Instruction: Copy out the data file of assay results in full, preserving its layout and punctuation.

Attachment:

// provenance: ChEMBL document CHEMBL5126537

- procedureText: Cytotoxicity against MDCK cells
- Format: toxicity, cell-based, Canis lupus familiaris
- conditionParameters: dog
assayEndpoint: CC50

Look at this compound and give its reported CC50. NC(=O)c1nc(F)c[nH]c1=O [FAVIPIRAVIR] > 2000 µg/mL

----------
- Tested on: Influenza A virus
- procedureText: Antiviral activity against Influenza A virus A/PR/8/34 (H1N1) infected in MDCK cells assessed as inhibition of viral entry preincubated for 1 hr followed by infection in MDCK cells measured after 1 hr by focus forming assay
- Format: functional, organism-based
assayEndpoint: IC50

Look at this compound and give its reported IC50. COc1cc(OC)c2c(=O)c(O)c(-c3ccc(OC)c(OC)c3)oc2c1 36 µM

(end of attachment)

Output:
// provenance: ChEMBL document CHEMBL5126537

- procedureText: Cytotoxicity against MDCK cells
- Format: toxicity, cell-based, Canis lupus familiaris
- conditionParameters: dog
assayEndpoint: CC50

Look at this compound and give its reported CC50. NC(=O)c1nc(F)c[nH]c1=O [FAVIPIRAVIR] > 2000 µg/mL

----------
- Tested on: Influenza A virus
- procedureText: Antiviral activity against Influenza A virus A/PR/8/34 (H1N1) infected in MDCK cells assessed as inhibition of viral entry preincubated for 1 hr followed by infection in MDCK cells measured after 1 hr by focus forming assay
- Format: functional, organism-based
assayEndpoint: IC50

Look at this compound and give its reported IC50. COc1cc(OC)c2c(=O)c(O)c(-c3ccc(OC)c(OC)c3)oc2c1 36 µM